One of the earliest works by Mexico City–based duo ASMA, from 2018, is a flower made of felted steel wool, suspended in a capsule of clear resin with a pinkish pastel tint. It evoked the glass-encased rose from the Disney film Beauty and the Beast, whose falling petals represent the Beast’s withering chance at love. For the duo’s first United States solo show, at Make Room Los Angeles in 2019, another steel-wool flower stood eight feet in the air. Titled The Nymph by the Window, it featured a thorny stem that coiled along the cement floor, climbed the wall, and disappeared through a tiny window, where it was revealed to be the Rapunzel-like appendage of a creature trapped behind metal bars. The experience of both these works is like seeing archetypal Western fairy tales beamed back from an alternate dimension. The result is dreamlike: you know what you’re looking at, but you can’t always find the words to describe it.
ASMA’s Matias Armendaris, who is Ecuadoran, and Hanya Beliá, who is Mexican, started dating in 2015, after meeting at a coffee shop in downtown Mexico City. They both enrolled in the MFA program in painting and drawing at the School of the Art Institute of Chicago, from which they graduated in 2018. Subsequently, they returned to Mexico City, and now live and work in a building only blocks from where they first met. The duo’s sculptures and mixed-media works, which are often painting adjacent but not strictly paintings, draw on the iconography of fantasy and romance—butterflies, goblets, elves, and so on—but cast these loaded symbols in a strange new light, inviting critical reflection on tropes that are usually taken for granted. Over the last two years, Armendaris and Beliá have become known for painting on molded wax and silicone in a way that troubles easy distinctions between two- and three-dimensional mediums. For their 2021 show at Projet Pangée in Montreal, for instance, they resoled a pair of Nike running shoes with silicone bas-reliefs depicting miniature nature scenes—a dandelion on the right shoe and a dragonfly on the left.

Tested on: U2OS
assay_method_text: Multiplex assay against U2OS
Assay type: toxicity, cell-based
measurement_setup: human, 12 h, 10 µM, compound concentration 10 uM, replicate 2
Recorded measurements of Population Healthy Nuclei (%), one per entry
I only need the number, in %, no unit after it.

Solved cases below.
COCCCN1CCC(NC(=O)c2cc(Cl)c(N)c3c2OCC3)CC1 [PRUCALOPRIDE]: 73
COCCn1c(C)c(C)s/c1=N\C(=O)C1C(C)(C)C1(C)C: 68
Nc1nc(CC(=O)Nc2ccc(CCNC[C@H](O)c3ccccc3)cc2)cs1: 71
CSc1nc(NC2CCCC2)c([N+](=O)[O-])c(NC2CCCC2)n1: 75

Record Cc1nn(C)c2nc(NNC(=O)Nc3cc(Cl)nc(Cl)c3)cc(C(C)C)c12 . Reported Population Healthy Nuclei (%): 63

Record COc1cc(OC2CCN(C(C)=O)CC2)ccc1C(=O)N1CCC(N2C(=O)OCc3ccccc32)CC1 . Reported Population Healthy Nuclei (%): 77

ASMA’s most recent solo show, which opened in January at Deli Gallery in New York, revolved around the figure of Narcissus, who, according to Greek myth, was so self-absorbed that he stared at his reflection until he died, eventually turning into a flower. The centerpiece of the show was a sculpture of Narcissus, roughly the size of a small child, draped in a fainting position over a fake boulder in the middle of the gallery. When conceptualizing the exhibition, the artists knew they wanted the Narcissus sculpture to be perfectly transparent, which meant they needed a clear material that was strong enough to hold such a complex shape. The answer turned out to be a specialized urethane resin used for coating solar panels. They liked it because it seemed akin to sculpting with water. “We were drawn to its translucence,” Beliá said via video call from their studio in Mexico City, “its lack of definition, its mutability, flexibility, smoothness.” Experimenting with new materials often entails a frustrating process of trial and error: multiple prototypes collapsed because they weren’t drying fast enough after emerging from the mold. “It broke our heart a few times,” she continued.
On the gallery’s surrounding walls hung large silicone panels painted with abstract and figurative motifs related to the Narcissus myth. One, Only a little water keeps us far (2021), depicts the fountain where he fatally glimpsed his reflection. What appear to be thick lumps of impastoed paint representing a spray of dark-blue water droplets cascading down the work’s surface are in fact molded protrusions from the otherwise flat plane of silicone, playing with assumptions about the divide between handicraft and mechanical production. This tension was also evident in two openwork bronze sculptures on view in the same show, comprising thick, calligraphic lines ending in curlicues, one depicting a spread of fruit, the other a svelte torso presumably belonging to Narcissus. To make these, the artists created wax prototypes by hand, which were sent to a metalworker to cast in bronze. Armendaris and Beliá drove to his workshop to supervise the finishing steps, and midway through applying a patina that blackened the otherwise greenish metal, they looked at each other and started yelling to stop. The pieces looked better with a little imperfection, they decided, and if you look closely, you can even see a fingerprint or two.
This article appears in the May 2022 issue, pp. 58–59.